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CONVENTION '04

If Kerry wins, several key fund-raisers eye payback

Presidential candidate John F. Kerry's campaign has compiled an internal list of New England fund-raisers that includes men and women driven by their passions to defeat President Bush -- and a number who are also looking to their own future and access in a new Democratic administration.

Topping the list, which was obtained by the Globe, are 14 individuals who, smashing all records, had raised more than $200,000 each for either Kerry's presidential committee or the national Democratic Party's special fund created to support his candidacy. The totals are money raised through mid-June.

"The fund-raising that has happened is unprecedented, no doubt about it," said Alan Solomont, Kerry's New England finance chairman and one of the region's premier political fund-raisers. He collected $511,000 for the campaign, putting him at the head of the list.

Among the top dozen are several old Kerry friends, Nantucket summer neighbors, and a law school classmate, as well as his brother, Cameron, who is credited with bringing in $361,000. The list adds up to between $17 million and $18 million. Solomont said he has never before been able to raise money so easily and effectively.

The Kerry finance director said the passion to defeat Bush has driven the frenzied effort to provide Kerry a stockpile of cash. He dismissed the suggestion by some Democratic strategists that the list is also replete with those who want to be part of a Kerry administration, advance their political careers, or merely have access at the highest levels.

"Not a single person has approached me for a single thing, not even to get a picture of themselves with John," Solomont said. "This is the broadest-based fund-raising effort that I have every been involved with, and it is the strongest and most effective."

But a review of the names shows that, while all are well-connected Democrats who believe in the cause, some would personally benefit -- several significantly -- with a Kerry victory.

Solomont would be a prime candidate for a nonsalaried post to head a federal board or agency or even to accept an ambassadorship, although his friends say he has no interest for any major posting. His interest in moving from philanthropic work to public service was evident when he tried but failed to be appointed University of Massachusetts president earlier this year.

One of Kerry's closest friends, Washington lobbyist Bob Crowe, raised $361,510. Another close friend, Jack Manning, a developer of federally subsidized housing, raised $480,110. Crowe's position around Washington would skyrocket with a Kerry victory. Manning is the head of Boston Capital, which has made a fortune on federal housing programs at a time when Kerry served on the Senate banking committee, which oversees those programs.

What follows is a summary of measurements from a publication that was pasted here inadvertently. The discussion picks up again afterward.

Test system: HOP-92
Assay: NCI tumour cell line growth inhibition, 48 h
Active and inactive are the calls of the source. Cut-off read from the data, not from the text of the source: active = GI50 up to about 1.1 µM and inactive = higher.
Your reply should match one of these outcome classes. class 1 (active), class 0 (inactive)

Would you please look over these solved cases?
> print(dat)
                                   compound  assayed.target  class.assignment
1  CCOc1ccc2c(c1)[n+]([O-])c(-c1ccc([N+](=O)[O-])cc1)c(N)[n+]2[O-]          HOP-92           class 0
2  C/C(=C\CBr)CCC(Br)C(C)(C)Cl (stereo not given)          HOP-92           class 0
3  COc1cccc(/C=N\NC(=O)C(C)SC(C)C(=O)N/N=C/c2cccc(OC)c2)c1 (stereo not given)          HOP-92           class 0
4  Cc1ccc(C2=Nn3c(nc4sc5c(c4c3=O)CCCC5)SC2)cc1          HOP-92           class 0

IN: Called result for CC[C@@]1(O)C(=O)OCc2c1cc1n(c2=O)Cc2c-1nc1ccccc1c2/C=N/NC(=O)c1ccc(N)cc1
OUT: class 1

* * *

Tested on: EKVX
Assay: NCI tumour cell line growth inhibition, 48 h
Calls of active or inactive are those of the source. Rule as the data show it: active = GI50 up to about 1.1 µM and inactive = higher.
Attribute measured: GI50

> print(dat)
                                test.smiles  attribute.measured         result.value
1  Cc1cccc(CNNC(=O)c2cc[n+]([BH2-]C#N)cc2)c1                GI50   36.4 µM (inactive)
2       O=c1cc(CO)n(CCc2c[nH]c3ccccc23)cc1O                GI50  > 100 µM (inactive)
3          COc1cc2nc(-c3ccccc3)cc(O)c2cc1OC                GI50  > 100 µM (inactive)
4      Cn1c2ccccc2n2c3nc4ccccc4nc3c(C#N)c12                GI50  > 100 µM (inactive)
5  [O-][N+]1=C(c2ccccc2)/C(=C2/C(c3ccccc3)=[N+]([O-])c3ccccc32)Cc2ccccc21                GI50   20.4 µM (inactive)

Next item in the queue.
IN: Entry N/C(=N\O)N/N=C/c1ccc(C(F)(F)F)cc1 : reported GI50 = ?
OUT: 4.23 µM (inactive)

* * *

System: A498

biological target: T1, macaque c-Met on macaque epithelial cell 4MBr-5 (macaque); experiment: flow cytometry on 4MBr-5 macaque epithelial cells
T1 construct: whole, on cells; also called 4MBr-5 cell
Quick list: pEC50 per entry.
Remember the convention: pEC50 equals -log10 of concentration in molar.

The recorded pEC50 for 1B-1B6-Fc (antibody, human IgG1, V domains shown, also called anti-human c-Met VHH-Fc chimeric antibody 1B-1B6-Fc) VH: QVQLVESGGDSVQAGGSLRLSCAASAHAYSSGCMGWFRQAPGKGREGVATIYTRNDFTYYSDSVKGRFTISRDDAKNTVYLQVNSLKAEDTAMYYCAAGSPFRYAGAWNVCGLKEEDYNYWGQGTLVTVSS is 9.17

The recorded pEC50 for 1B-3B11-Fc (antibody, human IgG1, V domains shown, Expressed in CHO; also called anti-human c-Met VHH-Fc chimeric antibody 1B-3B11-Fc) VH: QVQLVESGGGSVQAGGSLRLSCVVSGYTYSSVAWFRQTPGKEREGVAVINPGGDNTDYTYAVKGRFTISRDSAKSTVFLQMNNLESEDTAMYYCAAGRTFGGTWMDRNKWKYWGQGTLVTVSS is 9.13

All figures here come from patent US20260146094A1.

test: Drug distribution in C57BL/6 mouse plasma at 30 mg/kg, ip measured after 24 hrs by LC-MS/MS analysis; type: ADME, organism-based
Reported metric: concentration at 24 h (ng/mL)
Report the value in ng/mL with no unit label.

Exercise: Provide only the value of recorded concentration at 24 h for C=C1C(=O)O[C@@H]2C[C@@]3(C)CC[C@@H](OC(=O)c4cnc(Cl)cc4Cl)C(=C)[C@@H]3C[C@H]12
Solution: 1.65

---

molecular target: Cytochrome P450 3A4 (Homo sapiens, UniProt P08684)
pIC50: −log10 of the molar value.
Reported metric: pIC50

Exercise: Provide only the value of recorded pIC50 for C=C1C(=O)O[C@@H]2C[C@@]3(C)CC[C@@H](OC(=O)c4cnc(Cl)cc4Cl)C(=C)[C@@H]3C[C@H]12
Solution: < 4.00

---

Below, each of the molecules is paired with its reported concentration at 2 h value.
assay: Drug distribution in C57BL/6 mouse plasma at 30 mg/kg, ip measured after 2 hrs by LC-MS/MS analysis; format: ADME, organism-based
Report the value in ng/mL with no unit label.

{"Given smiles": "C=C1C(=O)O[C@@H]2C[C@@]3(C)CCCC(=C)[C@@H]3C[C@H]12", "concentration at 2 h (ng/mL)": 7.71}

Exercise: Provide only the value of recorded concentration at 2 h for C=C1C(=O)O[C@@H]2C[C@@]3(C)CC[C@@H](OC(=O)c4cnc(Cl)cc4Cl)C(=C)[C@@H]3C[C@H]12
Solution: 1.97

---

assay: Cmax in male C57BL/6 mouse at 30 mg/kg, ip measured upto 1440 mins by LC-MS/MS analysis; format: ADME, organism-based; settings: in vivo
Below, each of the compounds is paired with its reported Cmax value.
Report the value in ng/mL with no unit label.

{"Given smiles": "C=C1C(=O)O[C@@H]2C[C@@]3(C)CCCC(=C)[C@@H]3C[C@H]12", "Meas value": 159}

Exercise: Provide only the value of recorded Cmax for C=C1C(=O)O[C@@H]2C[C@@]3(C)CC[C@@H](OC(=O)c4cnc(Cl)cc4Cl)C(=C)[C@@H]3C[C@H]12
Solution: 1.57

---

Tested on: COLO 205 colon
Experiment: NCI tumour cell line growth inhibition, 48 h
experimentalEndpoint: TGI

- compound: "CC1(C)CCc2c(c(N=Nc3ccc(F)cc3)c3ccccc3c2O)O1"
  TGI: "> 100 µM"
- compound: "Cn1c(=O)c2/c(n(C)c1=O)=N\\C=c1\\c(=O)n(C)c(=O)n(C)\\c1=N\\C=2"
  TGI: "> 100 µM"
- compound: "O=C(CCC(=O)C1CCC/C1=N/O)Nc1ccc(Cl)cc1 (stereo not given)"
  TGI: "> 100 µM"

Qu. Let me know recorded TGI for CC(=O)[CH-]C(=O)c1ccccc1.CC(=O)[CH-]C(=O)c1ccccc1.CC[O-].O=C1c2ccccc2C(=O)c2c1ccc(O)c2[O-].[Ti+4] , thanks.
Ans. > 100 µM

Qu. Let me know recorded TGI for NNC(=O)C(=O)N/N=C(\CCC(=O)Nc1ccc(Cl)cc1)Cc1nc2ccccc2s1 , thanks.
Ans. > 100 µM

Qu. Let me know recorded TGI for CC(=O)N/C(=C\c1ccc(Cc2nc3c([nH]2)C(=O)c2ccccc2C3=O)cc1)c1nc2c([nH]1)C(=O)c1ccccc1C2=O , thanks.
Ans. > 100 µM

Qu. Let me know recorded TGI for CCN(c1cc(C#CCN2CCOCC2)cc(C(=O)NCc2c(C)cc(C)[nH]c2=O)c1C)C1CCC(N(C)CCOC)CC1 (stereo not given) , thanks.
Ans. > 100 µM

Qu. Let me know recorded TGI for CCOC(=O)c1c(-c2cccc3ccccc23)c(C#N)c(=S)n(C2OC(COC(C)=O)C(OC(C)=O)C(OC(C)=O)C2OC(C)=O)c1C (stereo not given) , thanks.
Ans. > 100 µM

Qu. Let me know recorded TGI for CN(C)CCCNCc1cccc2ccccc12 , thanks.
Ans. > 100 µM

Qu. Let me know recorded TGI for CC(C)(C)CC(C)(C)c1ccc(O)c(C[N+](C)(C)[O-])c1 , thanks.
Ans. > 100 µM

Charles Baker, a Boston lawyer and partner in the government affairs firm Dewey Square, collected $64,000. Two of his partners, national political operatives Chuck Campion and Michael Whouley, helped raise those funds, Baker said. Whouley is credited with turning around Kerry's operations in the Iowa caucuses. Their firm is Boston-based and has a Washington office.

Others, like former regional Environmental Protection Agency director John DeVillars, who has raised $255,000 for Kerry, has privately let colleagues know he would want to be considered to head the EPA nationally.

DeVillars said he would not comment on his interests, but said his major motivation is to elect Kerry, in good part because of what he considers is his superior environmental record.

State Senator Marc Pacheco, a Taunton Democrat, has raised close to $100,000, considerably more than any other state legislative colleague. Pacheco, according to one Kerry campaign adviser, expressed interest in the post of ambassador to Portugal, from where his family emigrated.

Pacheco brushed aside talk of what he may seek if Kerry wins, saying he was concentrating only on making sure the Democratic senator prevailed in November. "I have always tried to be involved in national politics," said Pacheco.

Another name on the list, albeit far lower down in the ranking, is House Speaker Thomas M. Finneran, who many in the Legislature are convinced is looking to use a Kerry presidency for an exit strategy to leave Beacon Hill.

The Kerry campaign fund-raising list also includes the names of the state's 10-member congressional delegation. The list runs the gamut, from the $500 attributed to US Representative Barney Frank of Newton to the $126,000 raised by US Representative Martin Meehan, a Lowell Democrat. Both, along with several other colleagues, could run for Kerry's seat if he wins the presidency.

Solomont, seemingly concerned the fund-raising numbers might prove politically awkward for some in the delegation, said the list does not reflect what the congressmen have done for Kerry in general. US Representative Edward Markey, a Malden Democrat and Meehan's major rival in the ongoing scramble to fill campaign coffers, has raised only $13,800 for Kerry. But his chief political aide, Israel Klein, said Markey has "been all over Massachusetts and down from Maine to Washington" hosting fund-raising events and speaking for Kerry. 

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